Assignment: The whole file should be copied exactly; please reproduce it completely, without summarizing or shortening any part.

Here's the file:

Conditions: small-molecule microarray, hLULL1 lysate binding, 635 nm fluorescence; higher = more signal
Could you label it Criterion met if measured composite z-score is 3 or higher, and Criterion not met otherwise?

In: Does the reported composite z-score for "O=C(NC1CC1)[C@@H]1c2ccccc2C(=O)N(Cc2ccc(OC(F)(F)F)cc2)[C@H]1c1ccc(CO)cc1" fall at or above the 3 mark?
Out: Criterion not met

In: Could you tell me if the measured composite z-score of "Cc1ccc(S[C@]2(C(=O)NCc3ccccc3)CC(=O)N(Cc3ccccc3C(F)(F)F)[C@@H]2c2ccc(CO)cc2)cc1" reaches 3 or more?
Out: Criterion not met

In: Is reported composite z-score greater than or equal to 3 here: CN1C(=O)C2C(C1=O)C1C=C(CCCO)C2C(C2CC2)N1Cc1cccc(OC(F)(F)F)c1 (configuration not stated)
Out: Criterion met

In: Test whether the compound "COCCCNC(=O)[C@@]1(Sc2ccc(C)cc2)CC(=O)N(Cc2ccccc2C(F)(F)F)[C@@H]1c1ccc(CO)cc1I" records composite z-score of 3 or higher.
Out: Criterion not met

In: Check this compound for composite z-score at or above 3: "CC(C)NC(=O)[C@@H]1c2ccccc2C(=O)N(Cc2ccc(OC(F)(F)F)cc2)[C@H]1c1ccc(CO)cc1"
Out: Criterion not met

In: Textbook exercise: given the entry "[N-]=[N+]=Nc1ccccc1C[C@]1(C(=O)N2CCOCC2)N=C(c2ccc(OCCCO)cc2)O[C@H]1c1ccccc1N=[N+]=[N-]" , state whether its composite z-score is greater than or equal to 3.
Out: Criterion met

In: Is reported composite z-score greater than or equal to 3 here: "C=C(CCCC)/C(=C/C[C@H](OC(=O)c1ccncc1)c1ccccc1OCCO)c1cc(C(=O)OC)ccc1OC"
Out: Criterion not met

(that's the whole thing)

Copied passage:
Conditions: small-molecule microarray, hLULL1 lysate binding, 635 nm fluorescence; higher = more signal
Could you label it Criterion met if measured composite z-score is 3 or higher, and Criterion not met otherwise?

In: Does the reported composite z-score for "O=C(NC1CC1)[C@@H]1c2ccccc2C(=O)N(Cc2ccc(OC(F)(F)F)cc2)[C@H]1c1ccc(CO)cc1" fall at or above the 3 mark?
Out: Criterion not met

In: Could you tell me if the measured composite z-score of "Cc1ccc(S[C@]2(C(=O)NCc3ccccc3)CC(=O)N(Cc3ccccc3C(F)(F)F)[C@@H]2c2ccc(CO)cc2)cc1" reaches 3 or more?
Out: Criterion not met

In: Is reported composite z-score greater than or equal to 3 here: CN1C(=O)C2C(C1=O)C1C=C(CCCO)C2C(C2CC2)N1Cc1cccc(OC(F)(F)F)c1 (configuration not stated)
Out: Criterion met

In: Test whether the compound "COCCCNC(=O)[C@@]1(Sc2ccc(C)cc2)CC(=O)N(Cc2ccccc2C(F)(F)F)[C@@H]1c1ccc(CO)cc1I" records composite z-score of 3 or higher.
Out: Criterion not met

In: Check this compound for composite z-score at or above 3: "CC(C)NC(=O)[C@@H]1c2ccccc2C(=O)N(Cc2ccc(OC(F)(F)F)cc2)[C@H]1c1ccc(CO)cc1"
Out: Criterion not met

In: Textbook exercise: given the entry "[N-]=[N+]=Nc1ccccc1C[C@]1(C(=O)N2CCOCC2)N=C(c2ccc(OCCCO)cc2)O[C@H]1c1ccccc1N=[N+]=[N-]" , state whether its composite z-score is greater than or equal to 3.
Out: Criterion met

In: Is reported composite z-score greater than or equal to 3 here: "C=C(CCCC)/C(=C/C[C@H](OC(=O)c1ccncc1)c1ccccc1OCCO)c1cc(C(=O)OC)ccc1OC"
Out: Criterion not met